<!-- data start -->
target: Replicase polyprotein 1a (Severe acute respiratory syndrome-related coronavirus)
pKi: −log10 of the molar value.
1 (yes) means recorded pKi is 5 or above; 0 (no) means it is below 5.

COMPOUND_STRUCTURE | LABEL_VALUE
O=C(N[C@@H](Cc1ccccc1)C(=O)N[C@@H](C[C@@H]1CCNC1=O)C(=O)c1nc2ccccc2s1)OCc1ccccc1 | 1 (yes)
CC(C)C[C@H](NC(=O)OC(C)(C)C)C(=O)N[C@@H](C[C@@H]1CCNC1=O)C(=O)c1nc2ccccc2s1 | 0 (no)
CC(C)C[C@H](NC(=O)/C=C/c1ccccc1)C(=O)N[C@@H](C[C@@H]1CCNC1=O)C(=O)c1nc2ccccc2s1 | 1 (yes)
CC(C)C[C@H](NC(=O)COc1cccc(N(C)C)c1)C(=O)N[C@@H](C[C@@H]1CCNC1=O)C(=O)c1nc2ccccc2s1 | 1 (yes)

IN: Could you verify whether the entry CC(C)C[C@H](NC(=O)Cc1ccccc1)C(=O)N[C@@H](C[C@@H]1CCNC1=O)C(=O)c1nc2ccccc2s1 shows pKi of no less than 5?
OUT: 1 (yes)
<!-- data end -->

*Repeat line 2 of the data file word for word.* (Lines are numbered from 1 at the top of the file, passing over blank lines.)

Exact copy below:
pKi: −log10 of the molar value.